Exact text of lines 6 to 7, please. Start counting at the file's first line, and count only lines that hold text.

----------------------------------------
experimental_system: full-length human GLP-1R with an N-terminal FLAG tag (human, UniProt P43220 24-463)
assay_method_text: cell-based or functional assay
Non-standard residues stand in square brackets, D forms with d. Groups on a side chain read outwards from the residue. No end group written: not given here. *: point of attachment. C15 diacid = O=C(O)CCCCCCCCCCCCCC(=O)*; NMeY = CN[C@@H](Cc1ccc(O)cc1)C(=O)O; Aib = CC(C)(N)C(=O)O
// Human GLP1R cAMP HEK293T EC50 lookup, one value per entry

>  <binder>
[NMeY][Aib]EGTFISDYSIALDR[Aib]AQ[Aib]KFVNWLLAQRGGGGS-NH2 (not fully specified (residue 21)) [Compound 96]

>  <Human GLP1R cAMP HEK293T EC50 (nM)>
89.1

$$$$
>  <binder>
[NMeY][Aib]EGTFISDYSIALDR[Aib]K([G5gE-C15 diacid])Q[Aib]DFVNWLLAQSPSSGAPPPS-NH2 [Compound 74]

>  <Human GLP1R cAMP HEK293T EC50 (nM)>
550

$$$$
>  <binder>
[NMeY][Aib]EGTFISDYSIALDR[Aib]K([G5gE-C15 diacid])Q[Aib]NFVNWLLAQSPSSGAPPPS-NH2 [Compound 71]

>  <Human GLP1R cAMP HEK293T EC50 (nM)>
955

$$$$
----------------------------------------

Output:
[NMeY][Aib]EGTFISDYSIALDR[Aib]AQ[Aib]KFVNWLLAQRGGGGS-NH2 (not fully specified (residue 21)) [Compound 96]

>  <Human GLP1R cAMP HEK293T EC50 (nM)>